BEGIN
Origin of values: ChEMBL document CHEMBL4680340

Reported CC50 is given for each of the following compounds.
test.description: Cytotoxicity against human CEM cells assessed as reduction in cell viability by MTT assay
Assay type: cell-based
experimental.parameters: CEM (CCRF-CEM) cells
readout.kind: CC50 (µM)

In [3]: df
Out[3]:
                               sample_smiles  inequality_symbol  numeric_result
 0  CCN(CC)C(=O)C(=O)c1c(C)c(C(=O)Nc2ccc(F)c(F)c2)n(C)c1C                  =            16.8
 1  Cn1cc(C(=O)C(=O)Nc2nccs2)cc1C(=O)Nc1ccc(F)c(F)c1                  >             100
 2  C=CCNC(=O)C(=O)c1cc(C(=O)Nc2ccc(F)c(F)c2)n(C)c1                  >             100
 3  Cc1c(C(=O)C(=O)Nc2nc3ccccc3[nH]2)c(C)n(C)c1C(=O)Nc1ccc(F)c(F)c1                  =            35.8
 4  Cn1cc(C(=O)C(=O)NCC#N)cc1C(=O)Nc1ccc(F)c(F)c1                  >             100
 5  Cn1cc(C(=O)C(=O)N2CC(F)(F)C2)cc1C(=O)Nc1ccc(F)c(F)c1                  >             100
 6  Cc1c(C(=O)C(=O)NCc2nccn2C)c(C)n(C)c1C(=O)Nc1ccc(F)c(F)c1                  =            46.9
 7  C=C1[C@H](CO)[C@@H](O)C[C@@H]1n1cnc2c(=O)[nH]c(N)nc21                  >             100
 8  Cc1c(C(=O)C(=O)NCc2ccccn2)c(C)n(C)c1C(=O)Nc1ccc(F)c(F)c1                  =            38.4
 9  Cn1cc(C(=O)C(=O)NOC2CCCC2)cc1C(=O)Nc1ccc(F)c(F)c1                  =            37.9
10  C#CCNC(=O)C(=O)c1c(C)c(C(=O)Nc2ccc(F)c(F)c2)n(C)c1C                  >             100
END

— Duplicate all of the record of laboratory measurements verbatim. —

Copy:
Origin of values: ChEMBL document CHEMBL4680340

Reported CC50 is given for each of the following compounds.
test.description: Cytotoxicity against human CEM cells assessed as reduction in cell viability by MTT assay
Assay type: cell-based
experimental.parameters: CEM (CCRF-CEM) cells
readout.kind: CC50 (µM)

In [3]: df
Out[3]:
                               sample_smiles  inequality_symbol  numeric_result
 0  CCN(CC)C(=O)C(=O)c1c(C)c(C(=O)Nc2ccc(F)c(F)c2)n(C)c1C                  =            16.8
 1  Cn1cc(C(=O)C(=O)Nc2nccs2)cc1C(=O)Nc1ccc(F)c(F)c1                  >             100
 2  C=CCNC(=O)C(=O)c1cc(C(=O)Nc2ccc(F)c(F)c2)n(C)c1                  >             100
 3  Cc1c(C(=O)C(=O)Nc2nc3ccccc3[nH]2)c(C)n(C)c1C(=O)Nc1ccc(F)c(F)c1                  =            35.8
 4  Cn1cc(C(=O)C(=O)NCC#N)cc1C(=O)Nc1ccc(F)c(F)c1                  >             100
 5  Cn1cc(C(=O)C(=O)N2CC(F)(F)C2)cc1C(=O)Nc1ccc(F)c(F)c1                  >             100
 6  Cc1c(C(=O)C(=O)NCc2nccn2C)c(C)n(C)c1C(=O)Nc1ccc(F)c(F)c1                  =            46.9
 7  C=C1[C@H](CO)[C@@H](O)C[C@@H]1n1cnc2c(=O)[nH]c(N)nc21                  >             100
 8  Cc1c(C(=O)C(=O)NCc2ccccn2)c(C)n(C)c1C(=O)Nc1ccc(F)c(F)c1                  =            38.4
 9  Cn1cc(C(=O)C(=O)NOC2CCCC2)cc1C(=O)Nc1ccc(F)c(F)c1                  =            37.9
10  C#CCNC(=O)C(=O)c1c(C)c(C(=O)Nc2ccc(F)c(F)c2)n(C)c1C                  >             100